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Cold Spring Harb Perspect Biol. 2012 Jun 1;4(6). pii: a012401. doi: 10.1101/cshperspect.a012401.

Deconstructing pancreas developmental biology.

Author information

1
Department of Developmental Biology, Stanford University School of Medicine, California 94305-5329, USA.

Abstract

The relentless nature and increasing prevalence of human pancreatic diseases, in particular, diabetes mellitus and adenocarcinoma, has motivated further understanding of pancreas organogenesis. The pancreas is a multifunctional organ whose epithelial cells govern a diversity of physiologically vital endocrine and exocrine functions. The mechanisms governing the birth, differentiation, morphogenesis, growth, maturation, and maintenance of the endocrine and exocrine components in the pancreas have been discovered recently with increasing tempo. This includes recent studies unveiling mechanisms permitting unexpected flexibility in the developmental potential of immature and mature pancreatic cell subsets, including the ability to interconvert fates. In this article, we describe how classical cell biology, genetic analysis, lineage tracing, and embryological investigations are being complemented by powerful modern methods including epigenetic analysis, time-lapse imaging, and flow cytometry-based cell purification to dissect fundamental processes of pancreas development.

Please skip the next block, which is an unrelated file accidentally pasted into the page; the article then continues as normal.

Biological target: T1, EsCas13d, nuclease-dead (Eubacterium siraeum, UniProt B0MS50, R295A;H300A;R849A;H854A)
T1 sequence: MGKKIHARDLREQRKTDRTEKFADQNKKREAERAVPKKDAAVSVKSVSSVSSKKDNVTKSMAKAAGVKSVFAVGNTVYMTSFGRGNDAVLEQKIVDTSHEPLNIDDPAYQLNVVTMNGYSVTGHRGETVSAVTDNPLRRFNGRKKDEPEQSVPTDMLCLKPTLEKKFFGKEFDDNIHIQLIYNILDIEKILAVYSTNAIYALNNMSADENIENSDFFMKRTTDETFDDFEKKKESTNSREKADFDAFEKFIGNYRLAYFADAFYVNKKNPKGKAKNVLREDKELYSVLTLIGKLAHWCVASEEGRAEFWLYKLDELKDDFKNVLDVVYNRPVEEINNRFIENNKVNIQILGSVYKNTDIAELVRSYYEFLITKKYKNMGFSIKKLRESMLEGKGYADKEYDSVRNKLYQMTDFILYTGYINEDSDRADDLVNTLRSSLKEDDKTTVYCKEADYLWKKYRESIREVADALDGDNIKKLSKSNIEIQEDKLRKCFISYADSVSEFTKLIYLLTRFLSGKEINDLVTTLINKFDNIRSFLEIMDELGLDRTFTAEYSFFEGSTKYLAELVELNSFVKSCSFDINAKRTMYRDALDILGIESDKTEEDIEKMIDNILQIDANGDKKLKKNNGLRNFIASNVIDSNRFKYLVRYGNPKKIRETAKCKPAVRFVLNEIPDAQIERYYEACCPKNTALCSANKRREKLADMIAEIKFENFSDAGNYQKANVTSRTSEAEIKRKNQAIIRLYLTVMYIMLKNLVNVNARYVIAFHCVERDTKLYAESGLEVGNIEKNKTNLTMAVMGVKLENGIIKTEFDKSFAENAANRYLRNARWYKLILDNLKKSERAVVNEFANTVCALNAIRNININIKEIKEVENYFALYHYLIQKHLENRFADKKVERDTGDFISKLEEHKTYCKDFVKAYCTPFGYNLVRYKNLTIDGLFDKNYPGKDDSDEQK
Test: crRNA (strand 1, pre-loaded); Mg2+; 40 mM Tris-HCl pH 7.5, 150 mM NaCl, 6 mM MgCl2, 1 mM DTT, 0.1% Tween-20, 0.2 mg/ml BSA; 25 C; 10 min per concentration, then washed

PMID:
22587935
PMCID:
PMC3367550
DOI:
10.1101/cshperspect.a012401
[Indexed for MEDLINE]
Free PMC Article

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